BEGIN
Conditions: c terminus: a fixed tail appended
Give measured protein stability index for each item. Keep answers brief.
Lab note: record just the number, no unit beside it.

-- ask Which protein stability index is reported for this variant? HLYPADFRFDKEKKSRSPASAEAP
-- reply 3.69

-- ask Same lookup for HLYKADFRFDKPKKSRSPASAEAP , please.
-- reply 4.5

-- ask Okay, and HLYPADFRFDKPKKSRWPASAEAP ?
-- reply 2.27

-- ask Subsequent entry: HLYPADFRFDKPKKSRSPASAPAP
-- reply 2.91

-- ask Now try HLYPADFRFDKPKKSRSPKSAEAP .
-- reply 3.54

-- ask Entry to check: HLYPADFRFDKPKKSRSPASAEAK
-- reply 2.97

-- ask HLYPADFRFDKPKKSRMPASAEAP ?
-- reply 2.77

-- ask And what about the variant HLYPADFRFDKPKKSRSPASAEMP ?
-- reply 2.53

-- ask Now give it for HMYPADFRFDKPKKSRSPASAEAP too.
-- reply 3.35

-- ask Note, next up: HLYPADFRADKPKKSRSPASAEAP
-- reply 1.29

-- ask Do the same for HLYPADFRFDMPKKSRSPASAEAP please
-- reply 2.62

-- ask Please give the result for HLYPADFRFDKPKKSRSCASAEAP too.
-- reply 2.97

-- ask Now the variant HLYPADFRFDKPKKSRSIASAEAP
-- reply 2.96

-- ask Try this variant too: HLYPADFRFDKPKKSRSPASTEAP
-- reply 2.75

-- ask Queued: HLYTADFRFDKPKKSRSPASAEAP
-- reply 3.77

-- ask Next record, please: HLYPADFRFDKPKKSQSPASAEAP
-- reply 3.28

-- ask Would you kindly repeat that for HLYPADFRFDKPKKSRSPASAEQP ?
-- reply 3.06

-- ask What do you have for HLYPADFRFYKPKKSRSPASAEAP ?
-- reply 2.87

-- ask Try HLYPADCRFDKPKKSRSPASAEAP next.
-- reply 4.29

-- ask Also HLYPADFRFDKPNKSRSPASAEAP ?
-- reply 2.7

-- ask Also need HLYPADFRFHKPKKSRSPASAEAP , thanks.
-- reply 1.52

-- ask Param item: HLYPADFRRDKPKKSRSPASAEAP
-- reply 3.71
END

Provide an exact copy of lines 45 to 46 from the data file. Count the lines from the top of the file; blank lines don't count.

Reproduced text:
-- reply 1.52

-- ask Param item: HLYPADFRRDKPKKSRSPASAEAP